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Poor FFT mkl performance (2)

Vladimir_Dergachev
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(This is a new issue after the issue with mkl_dft_grasp_user_thread() was solved in previous post by using separate fft plans in each thread.)

I am optimizing a new application (written with Xeon Phi in mind) which performs a lot of FFT transforms.

The transforms are done on 512x512 arrays separately in each thread. This works quite well on Xeon host. When running on Xeon Phi in native mode the performance is much slower than expected - at best 50% of the performance of the host.

I attached a screenshot of Vtune Amplifiier.  It shows that most of the time is spent in __svml_cdiv8_ha_mask() function - I was not able to find the source for it. This is followed by very high CPU usage of sinl()/cosl() functions which show no vectorization.

This is highly surprising because I would have expected sin/cos to be called during plan creation and, most importantly, these are double ffts, and have no reason to call sin/cos (in fact I do not use long double anywhere in my program).

Any suggestions ?

thank you very much

Vladimir Dergachev

 

 

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Vladimir_Dergachev
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This turned out to be due to two independent cause:

* the high usage in __svml_cdiv8_ha_mask() went away after upgrading to newer version of mkl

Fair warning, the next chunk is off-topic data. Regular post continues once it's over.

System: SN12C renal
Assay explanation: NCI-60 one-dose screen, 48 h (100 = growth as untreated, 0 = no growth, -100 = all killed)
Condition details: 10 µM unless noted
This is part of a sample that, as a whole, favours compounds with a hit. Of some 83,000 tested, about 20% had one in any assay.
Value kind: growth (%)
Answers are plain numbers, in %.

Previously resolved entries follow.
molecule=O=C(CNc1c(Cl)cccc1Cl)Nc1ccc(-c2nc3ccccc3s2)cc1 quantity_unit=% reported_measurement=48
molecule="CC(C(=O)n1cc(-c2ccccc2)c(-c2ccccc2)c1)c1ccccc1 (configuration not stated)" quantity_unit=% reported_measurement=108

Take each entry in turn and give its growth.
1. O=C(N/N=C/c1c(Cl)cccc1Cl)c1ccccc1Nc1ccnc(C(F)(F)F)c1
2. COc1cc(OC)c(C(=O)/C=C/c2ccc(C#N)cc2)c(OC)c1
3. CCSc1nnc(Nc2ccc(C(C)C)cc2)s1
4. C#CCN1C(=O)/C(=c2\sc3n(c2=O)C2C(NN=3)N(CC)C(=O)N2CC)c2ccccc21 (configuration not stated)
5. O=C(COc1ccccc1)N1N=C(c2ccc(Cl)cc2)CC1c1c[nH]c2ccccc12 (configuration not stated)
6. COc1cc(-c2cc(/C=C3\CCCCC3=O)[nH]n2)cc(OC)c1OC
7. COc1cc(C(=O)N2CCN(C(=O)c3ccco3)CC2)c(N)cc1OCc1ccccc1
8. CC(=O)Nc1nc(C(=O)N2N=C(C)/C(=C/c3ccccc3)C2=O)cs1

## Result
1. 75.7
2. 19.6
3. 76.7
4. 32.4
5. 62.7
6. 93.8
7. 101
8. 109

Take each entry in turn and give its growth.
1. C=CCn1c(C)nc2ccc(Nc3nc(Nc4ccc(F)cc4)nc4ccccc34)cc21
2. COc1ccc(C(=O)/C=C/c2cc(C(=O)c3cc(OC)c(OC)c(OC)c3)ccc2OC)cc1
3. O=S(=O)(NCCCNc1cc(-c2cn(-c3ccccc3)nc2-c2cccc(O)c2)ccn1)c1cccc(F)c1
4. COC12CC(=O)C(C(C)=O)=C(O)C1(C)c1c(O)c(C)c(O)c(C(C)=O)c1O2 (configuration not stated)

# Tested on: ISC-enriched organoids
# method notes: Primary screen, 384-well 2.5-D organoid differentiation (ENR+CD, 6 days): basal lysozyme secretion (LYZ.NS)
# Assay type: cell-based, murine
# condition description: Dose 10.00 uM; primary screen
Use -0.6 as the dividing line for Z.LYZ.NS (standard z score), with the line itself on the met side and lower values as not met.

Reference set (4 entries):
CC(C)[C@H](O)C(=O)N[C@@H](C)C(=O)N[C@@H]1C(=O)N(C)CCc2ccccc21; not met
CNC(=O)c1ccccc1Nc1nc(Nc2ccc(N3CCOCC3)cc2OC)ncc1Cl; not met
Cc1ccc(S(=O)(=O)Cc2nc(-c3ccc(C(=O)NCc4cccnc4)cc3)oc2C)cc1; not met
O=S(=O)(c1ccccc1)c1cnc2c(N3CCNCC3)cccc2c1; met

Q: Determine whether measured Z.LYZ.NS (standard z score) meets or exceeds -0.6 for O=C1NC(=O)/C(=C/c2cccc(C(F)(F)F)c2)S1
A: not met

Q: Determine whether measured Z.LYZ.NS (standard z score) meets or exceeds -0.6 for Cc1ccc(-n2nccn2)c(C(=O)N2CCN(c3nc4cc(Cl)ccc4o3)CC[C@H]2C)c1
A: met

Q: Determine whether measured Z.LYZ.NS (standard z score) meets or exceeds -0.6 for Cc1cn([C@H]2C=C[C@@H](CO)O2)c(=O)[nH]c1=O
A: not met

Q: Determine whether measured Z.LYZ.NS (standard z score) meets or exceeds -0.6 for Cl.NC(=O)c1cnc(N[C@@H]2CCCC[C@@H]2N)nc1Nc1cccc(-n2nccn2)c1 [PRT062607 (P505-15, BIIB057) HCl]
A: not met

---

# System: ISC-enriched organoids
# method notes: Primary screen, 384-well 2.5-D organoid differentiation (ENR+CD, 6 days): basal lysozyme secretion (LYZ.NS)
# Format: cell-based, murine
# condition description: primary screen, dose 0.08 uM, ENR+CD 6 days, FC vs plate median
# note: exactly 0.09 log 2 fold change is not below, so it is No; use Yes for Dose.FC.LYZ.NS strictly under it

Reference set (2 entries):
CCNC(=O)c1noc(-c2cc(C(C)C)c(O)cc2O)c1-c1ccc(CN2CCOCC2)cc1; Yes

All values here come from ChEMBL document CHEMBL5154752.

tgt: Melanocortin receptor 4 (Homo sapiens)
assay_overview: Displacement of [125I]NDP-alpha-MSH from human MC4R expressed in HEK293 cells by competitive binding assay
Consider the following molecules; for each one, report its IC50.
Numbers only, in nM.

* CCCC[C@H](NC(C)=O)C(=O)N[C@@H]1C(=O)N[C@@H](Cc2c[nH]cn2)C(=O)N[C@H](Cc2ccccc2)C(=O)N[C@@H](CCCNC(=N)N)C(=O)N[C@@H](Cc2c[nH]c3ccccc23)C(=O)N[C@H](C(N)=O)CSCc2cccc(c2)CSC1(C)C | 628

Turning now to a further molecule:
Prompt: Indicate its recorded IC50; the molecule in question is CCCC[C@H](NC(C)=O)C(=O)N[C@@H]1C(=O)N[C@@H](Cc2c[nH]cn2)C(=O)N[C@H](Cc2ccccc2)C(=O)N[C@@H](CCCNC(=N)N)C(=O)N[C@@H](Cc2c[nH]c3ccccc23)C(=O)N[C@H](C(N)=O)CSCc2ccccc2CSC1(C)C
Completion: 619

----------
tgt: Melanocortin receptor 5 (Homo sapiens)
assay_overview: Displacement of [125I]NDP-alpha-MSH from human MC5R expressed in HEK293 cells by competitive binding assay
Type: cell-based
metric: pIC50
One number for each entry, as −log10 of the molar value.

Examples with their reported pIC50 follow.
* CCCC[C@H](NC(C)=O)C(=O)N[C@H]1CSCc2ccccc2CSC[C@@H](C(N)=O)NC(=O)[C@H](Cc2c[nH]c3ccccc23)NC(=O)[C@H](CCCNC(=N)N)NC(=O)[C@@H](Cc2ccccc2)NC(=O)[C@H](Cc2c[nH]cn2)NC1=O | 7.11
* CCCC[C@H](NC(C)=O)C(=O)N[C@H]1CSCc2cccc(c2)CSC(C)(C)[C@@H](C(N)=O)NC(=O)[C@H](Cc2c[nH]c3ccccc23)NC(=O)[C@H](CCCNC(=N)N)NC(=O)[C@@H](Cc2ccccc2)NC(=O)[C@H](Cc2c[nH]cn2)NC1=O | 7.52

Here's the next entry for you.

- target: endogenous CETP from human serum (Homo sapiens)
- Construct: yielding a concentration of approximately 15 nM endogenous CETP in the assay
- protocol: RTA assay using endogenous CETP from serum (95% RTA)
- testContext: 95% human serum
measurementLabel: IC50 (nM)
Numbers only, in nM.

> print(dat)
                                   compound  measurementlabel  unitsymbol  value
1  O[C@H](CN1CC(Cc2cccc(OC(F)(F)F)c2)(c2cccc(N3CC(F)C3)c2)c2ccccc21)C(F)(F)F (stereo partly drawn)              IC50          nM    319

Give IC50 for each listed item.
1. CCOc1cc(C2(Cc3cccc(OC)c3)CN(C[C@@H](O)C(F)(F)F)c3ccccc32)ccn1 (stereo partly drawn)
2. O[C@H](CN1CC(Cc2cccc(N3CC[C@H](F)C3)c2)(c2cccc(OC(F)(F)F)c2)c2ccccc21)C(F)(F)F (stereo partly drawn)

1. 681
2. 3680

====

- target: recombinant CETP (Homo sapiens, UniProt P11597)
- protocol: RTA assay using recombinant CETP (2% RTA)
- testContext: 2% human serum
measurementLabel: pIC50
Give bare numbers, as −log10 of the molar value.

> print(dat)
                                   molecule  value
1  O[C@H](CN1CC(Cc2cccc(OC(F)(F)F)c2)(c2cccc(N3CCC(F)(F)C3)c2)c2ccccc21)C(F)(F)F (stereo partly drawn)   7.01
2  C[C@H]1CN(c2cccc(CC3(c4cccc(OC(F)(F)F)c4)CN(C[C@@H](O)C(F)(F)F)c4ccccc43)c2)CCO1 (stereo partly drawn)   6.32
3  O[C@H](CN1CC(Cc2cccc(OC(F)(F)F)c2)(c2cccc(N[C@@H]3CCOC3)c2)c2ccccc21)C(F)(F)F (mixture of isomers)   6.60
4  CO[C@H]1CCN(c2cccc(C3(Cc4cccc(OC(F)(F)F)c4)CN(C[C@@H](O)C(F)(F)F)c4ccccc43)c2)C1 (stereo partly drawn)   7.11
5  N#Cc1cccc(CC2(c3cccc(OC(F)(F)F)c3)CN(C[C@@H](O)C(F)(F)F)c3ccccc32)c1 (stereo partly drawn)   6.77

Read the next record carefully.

* sinl()/cos() was not due to fft library, but because elsewhere in the code I used cexpf() function. Somehow this ends up calling sinl()/cosl()/expl() in Xeon Phi code, which is very strange.

best

Vladimir Dergachev

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TimP
Honored Contributor III
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You would require icc -fast=2 to engage fast limited range and domain complex math functions.  The options for full range complex arithmetic on mic are unsatisfactory (perhaps I too might have called them strange if I read only the ad about supporting full IEEE floating point).  The strange point is that there is no way with these options to gain language compliance for parentheses, so it may involve extreme defensive coding, beyond the extent you would expect for limited range (roughly half the exponent range of float data type).

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Vladimir_Dergachev
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Thanks for the suggestion !

It was even stranger than you describe - cexpf() should operate on single floats, but the functions actually called were computing for long double.

The solution was to simply not use complex functions and just call sin()/ cos() directly.

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